St. Thomas Aquinas Meditations on Lent #8

Leave a comment


Be not conformed to this world, but be reformed in the newness of your mind, that you may prove what is the good, and the acceptable, and the perfect will of God. Romans 12: 2.

1. What is forbidden is the forming of one self after the pattern of the world. Be not conformed to this world, that is, to the things which pass away with time. For this present world is a kind ofmeasure of those tilings which pass away with time. A man forms himself after the pattern of things transitory when, willingly and lovingly, he gives himself to serve them. Those also form themselves after that pattern who imitate the lives of the worldly, This then I say and testify in the Lord : That henceforward you walk not as also the Gentiles walk in the vanity of their mind (Ephesians4: 17).

2. We are bidden to undertake a reformation of the interior man when it is said, But be reformed in the newness of your mind. By mind is here meant the reason, considered as the faculty by which man makes judgments about what he ought to do. In man, as God first created him, this faculty existed in all the completeness and vigor it could need. Holy Scripture tells us of our first parents that God filled their hearts with wisdom and showed them both good and evil (Ecclesiastics.17:6). But through sin this faculty declined in power and, as it were, grew old, losing its beauty and its brilliance. The Apostle warns us to form ourselves again, that is, to recover that completeness and distinction of mind that once was ours. This can indeed be regained by the grace of the Holy Ghost, and we should therefore use every endeavor to share in that grace those who lack that grace that they may obtain it, and those who already have gained it faithfully to progress and persevere. Be renewed in the spirit of your mind, says St. Paul (Ephesians 4:23). Or again, in another sense, be renewed in your external actions, that is to say, in the newness of your mind i.e., according to the new thing, grace, which you have internally received.

3. The reason for this warning is that you may prove what is the will of God. We know what befalls a man whose sense of taste suffers in an illness, how he ceases to have a true judgment of flavors and begins to loathe pleasantly-tasting things and to crave for what is loathsome. So it is with the man whose inclinations are corrupted from his conforming himself to the things of this world. He has no longer a true judgment where what is good for him is concerned. It is only the man whose inclinations are healthy and well directed, whose mind is made new again by grace, who can truly judge what is good and what is not. Therefore on this account is it written, Be not conformed to this world, but be reformed in the newness of your mind that you may prove, that is, that you may know by experience.  As again it says in the psalm, Taste and see that the Lord is sweet (Psalm32:9). What is the will of God: that is, to say the will by which he wills us to be saved. This is the will of God your sanctification (1 Thessolonians4:3). The will of God is good, because God wills that we should will to do what is good, and He leads us to this through His commandments. I will show thee, O man, what is good, and what the Lord requires of thee (Micah 6: 8). The will of God is agreeable in as much as to him who is rightly ordered it is a pleasure to do what God wills us to do. Nor is the will of God merely useful as a means to achieve our destiny, it is a link joining us with our destiny and in that respect it is perfect. Such then is the will of God as those experience it who are not formed after the pattern of this world, but are formed over again in the newness of their minds. As to those who remain in the old staleness, fashioned after the world, they judge the will of God not to be a good but a burden and useless. (In Romans 17)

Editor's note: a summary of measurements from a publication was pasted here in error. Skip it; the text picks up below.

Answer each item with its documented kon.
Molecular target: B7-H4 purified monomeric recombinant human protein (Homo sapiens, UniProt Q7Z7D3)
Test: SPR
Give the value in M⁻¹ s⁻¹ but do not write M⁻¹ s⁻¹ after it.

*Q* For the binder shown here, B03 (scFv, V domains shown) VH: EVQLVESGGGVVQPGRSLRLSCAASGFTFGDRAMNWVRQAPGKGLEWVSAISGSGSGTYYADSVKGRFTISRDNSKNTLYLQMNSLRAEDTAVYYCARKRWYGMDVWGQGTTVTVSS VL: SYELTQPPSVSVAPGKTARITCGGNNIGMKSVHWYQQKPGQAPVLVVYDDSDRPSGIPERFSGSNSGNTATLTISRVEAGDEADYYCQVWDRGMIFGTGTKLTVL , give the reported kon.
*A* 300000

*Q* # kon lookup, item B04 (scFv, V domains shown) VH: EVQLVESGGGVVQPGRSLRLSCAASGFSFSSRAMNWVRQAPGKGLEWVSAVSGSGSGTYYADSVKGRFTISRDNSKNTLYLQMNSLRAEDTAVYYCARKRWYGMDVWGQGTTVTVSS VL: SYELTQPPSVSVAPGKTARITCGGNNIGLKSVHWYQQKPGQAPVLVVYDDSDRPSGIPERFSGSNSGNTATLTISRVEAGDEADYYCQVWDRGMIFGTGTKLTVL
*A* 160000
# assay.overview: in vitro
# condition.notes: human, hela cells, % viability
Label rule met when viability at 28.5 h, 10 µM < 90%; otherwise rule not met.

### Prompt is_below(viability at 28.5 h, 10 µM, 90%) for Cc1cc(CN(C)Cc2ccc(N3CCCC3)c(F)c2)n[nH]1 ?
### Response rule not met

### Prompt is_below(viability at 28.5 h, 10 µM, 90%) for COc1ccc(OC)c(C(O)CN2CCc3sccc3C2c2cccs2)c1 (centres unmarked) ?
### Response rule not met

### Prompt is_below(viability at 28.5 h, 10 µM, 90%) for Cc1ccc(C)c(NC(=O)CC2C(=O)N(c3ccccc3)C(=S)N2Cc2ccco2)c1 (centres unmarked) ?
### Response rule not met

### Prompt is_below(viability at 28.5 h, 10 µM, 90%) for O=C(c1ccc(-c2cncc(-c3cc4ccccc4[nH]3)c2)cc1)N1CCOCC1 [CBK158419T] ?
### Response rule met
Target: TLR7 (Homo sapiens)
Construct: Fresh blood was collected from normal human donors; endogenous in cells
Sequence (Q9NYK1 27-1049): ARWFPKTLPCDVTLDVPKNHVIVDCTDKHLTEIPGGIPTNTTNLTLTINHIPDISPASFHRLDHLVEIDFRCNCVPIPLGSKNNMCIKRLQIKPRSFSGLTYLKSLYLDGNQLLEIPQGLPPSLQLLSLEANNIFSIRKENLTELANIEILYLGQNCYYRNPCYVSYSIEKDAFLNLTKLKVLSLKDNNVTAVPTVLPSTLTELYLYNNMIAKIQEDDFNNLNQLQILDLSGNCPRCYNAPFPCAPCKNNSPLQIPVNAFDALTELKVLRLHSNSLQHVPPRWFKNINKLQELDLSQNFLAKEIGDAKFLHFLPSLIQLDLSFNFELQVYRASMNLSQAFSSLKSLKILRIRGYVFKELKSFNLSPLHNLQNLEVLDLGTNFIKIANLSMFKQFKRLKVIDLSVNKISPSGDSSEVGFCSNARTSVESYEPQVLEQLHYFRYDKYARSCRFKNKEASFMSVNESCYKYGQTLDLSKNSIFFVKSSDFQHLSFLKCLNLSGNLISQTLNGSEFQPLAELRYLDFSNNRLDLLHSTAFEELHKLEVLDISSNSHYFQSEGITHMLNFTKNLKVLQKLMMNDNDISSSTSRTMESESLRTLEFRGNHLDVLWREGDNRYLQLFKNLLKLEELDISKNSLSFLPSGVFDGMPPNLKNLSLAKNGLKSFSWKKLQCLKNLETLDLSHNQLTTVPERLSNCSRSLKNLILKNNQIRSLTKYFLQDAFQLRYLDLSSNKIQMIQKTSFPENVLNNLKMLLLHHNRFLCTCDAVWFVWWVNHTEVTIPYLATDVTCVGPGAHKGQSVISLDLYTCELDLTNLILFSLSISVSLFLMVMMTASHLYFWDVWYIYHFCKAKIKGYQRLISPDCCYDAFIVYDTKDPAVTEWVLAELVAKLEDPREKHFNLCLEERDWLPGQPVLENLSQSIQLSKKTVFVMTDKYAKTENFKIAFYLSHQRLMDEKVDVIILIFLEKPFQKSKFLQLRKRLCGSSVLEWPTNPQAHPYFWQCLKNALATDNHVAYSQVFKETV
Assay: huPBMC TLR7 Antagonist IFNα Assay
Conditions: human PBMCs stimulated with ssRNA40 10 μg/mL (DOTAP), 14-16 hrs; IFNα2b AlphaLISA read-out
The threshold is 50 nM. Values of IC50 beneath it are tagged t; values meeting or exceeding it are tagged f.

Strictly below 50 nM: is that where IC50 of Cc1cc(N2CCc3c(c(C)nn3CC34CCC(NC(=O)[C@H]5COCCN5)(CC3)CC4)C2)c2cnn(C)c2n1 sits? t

St. Thomas Aquinas Meditations on Lent #7

Leave a comment


Wherefore he that thinks himself to stand, let him take heed lest he fall. 1 Corinthians 12:1.